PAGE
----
What did Australia's early settlers eat?
Kangaroo brains, roast wombat or emu - these are some of the dishes to be found in the first cook book from Australia that includes native ingredients.
The English and Australian Cookery Book, written by a local landowner and published in 1864, has gone on display at the Tasmanian state library in Hobart to mark 150 years since it was published, ABC News reports. It's one of the earliest examples of how British settlers adapted their cooking to local ingredients.
To make a Slippery Bob, coat kangaroo brains in a batter of flour and water and fry in emu fat, the book suggests. But it warns the dish is "bush fare" that needs a good appetite and excellent digestion. For a plate of Pan Jam, author Edward Abbott says kangaroo tails should be placed in the ashes of a fire - with the skin on - and then scraped and cut at the joints when they're nearly done. To finish them off, fry gently with fat bacon, mushrooms and peppers.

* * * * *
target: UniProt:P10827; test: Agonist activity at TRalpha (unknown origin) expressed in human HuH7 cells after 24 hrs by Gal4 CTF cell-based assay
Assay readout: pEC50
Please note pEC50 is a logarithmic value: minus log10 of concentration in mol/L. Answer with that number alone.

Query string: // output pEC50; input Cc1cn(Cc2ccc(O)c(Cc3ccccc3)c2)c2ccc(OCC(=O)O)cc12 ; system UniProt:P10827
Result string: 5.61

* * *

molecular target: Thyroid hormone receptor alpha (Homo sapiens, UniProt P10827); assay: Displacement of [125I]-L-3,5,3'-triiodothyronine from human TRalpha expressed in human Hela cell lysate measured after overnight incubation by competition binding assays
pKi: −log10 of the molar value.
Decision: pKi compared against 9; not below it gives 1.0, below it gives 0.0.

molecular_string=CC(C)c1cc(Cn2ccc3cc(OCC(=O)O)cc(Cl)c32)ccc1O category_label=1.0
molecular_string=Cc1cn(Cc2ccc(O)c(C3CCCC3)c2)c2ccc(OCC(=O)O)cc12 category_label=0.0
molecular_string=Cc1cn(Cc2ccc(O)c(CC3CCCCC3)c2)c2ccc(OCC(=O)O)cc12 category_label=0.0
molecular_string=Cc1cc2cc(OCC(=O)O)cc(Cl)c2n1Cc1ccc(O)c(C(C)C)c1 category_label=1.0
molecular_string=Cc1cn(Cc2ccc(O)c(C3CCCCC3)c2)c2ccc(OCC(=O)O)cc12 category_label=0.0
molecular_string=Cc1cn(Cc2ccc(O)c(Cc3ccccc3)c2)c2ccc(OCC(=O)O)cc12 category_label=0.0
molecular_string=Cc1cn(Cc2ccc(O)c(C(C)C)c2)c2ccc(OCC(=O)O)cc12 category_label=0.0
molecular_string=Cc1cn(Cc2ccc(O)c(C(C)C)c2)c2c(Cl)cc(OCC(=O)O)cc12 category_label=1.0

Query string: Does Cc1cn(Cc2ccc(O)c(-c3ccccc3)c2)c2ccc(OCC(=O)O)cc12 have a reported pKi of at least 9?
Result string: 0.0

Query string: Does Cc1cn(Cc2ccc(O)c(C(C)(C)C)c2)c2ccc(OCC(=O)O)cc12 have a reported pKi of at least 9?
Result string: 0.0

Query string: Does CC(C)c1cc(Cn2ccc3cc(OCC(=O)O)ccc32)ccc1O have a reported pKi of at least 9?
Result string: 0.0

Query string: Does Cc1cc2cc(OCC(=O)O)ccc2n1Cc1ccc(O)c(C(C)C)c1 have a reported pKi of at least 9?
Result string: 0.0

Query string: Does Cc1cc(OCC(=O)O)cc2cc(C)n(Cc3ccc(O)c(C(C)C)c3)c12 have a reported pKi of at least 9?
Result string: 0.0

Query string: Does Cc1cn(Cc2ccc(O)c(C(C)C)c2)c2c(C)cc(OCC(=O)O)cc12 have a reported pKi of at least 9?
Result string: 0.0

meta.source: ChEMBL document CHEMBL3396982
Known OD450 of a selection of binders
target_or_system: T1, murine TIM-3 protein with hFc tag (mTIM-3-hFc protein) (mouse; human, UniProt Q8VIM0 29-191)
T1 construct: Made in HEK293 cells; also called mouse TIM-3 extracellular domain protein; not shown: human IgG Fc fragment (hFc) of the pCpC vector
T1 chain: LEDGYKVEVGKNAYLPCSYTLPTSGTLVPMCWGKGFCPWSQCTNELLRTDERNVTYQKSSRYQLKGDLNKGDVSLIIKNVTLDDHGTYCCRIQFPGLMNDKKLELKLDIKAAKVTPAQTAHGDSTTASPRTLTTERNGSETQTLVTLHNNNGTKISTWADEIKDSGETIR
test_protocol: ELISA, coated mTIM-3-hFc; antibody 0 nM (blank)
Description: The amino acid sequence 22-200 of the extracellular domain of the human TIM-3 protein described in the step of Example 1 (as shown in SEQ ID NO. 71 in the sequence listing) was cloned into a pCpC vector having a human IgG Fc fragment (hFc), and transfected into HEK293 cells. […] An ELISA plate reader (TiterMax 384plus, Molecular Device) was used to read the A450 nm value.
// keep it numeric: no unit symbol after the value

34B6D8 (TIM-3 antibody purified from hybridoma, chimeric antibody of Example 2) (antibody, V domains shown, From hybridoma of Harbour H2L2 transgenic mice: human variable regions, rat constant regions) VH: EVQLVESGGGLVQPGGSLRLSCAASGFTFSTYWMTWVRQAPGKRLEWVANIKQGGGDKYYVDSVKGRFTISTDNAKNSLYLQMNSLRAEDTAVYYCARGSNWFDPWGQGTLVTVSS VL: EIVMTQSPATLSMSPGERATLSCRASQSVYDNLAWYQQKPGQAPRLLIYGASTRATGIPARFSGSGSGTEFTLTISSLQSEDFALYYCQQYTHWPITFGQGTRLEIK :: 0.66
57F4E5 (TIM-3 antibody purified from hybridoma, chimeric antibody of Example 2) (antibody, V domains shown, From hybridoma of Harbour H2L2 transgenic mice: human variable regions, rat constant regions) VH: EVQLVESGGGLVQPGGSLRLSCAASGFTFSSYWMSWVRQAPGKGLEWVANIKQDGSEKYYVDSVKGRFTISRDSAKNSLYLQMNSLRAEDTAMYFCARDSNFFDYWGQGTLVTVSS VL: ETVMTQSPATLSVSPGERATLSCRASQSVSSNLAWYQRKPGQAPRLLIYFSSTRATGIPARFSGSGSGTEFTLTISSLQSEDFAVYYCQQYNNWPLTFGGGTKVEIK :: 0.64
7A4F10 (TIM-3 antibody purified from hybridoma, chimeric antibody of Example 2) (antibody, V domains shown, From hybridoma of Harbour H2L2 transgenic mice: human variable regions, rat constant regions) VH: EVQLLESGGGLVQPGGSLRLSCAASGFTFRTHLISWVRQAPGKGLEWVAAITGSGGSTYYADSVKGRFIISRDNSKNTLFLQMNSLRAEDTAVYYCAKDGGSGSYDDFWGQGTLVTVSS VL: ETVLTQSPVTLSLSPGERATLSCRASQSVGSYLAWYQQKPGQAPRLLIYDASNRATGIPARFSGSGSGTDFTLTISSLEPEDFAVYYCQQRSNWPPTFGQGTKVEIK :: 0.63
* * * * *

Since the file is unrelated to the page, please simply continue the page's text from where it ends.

Curator Ian Morris says early accounts, such as the 1831 journal of Tasmanian Mary Allport, show people substituting the strange flora and fauna of the new continent into dishes they already knew. "She's faced with an echidna for dinner and she adapts the recipe for suckling pig," Morris says, adding she also used stuffed wallaby as a substitute for Scottish hare.
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